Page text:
• cudaMallocManaged memory cannot be used with CUDA interprocess communication (cudaIpc*) functions. To communicate with other processes, you must copy the data to cudaMalloc memory that is shareable, effectively duplicating the data to get around this limitation.
  • cudaMallocManaged memory cannot be used with graphics interop functions. You must copy the data to a registered graphics resource before using this data in a graphics API like DirectX, OpenGL, or Vulkan.

The new CUDA virtual memory management functions are low-level driver functions that allow you to implement different allocation use cases without many of the downsides mentioned earlier. 

The need to support a variety of use cases makes low-level virtual memory allocation quite different from high-level functions like cudaMalloc. Instead of a single function, there are four primary functions that you’ll work with, which we describe in more detail in later sections:

  • cuMemCreate—Creates a physical memory handle.
  • cuMemAddressReserve—Reserves a virtual address range.
  • cuMemMap—Maps a physical memory handle to a virtual address range.
  • cuMemSetAccess—Sets the memory access rights for each device to the allocation.

These functions can be used simultaneously with the runtime functions like cudaMalloc and cudaMallocManaged, but they require loading these entry points directly from the driver. For more information about how to interface with driver functions like these, see the samples included in this post or the various samples distributed with the CUDA Toolkit. Here’s how these new virtual memory management functions work.

Allocating physical memory

First, you need physical memory to operate on, for which you make use of the new function cuMemCreate. This function takes the handle CUmemGenericAllocationHandle that describes the properties of the memory to allocate, like where is this memory physically located or what kind of shareable handles should be available. For now, the only supported type of memory is pinned device memory on the current device but there are more properties to come in future CUDA releases.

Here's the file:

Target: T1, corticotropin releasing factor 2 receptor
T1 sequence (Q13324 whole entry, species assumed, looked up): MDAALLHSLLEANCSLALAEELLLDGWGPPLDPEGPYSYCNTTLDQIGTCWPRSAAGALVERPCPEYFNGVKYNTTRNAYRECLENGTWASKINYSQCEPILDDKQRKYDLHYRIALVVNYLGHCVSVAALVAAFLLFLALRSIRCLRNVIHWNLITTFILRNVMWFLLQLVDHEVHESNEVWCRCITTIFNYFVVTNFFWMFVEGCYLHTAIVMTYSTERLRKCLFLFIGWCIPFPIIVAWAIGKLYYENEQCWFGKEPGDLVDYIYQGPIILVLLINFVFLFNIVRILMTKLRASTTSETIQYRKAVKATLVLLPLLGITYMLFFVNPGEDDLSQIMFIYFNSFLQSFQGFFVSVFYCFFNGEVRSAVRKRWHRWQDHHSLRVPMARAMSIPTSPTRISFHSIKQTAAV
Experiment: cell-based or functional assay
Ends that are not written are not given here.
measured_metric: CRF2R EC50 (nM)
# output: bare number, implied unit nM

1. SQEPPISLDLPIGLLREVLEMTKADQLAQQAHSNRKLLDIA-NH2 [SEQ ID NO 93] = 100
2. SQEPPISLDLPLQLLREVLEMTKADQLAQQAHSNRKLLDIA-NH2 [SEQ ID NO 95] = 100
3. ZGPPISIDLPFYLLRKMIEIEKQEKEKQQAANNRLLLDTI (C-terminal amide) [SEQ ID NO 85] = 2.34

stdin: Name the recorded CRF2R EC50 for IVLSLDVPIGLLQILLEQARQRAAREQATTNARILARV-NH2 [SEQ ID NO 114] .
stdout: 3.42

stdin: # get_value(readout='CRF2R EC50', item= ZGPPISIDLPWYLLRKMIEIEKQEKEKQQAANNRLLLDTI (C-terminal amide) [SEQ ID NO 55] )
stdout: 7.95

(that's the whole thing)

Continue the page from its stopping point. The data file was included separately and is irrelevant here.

Next, you need the size. Unlike cuMemAlloc, cuMemCreate only accepts sizes that are aligned to the granularity appropriate for the memory described by the handle. Use cuMemGetAllocationGranularity to get this granularity and use it to pad the requested size. Now, you have all the information that you need to create a physical allocation, as the following code example shows:

size_t granularity = 0;
CUmemGenericAllocationHandle allocHandle;
CUmemAllocationProp prop = {};
prop.location.type = CU_MEM_LOCATION_TYPE_DEVICE; = currentDev;
cuMemGetAllocationGranularity(&granularity, &prop,
padded_size = ROUND_UP(size, granularity);
cuMemCreate(&allocHandle, padded_size, &prop, 0); 

You can use the allocation handle to map the allocated memory so that it’s accessible to the rest of CUDA, as described in the next section. You can also export this allocation handle to something that can be used for inter-process communication, or even graphics interop. We come back to these use cases in later sections.

Mapping memory

To map an allocation with the new CUDA virtual memory management functions, you must first request a virtual address (VA) range from CUDA. This is similar to how VirtualAlloc or mmap work. With CUDA, use cuMemAddressReserve to get a suitable address. Next, map the physical handle to the address retrieved using cuMemMap.

/* Reserve a virtual address range */
cuMemAddressReserve(&ptr, padded_size, 0, 0, 0);
/* Map the virtual address range
 * to the physical allocation */
cuMemMap(ptr, padded_size, 0, allocHandle, 0); 

You continue to use the padded size calculated earlier. Currently, CUDA does not support mapping part of a physical allocation, so the sizes need to match. This may change in the future.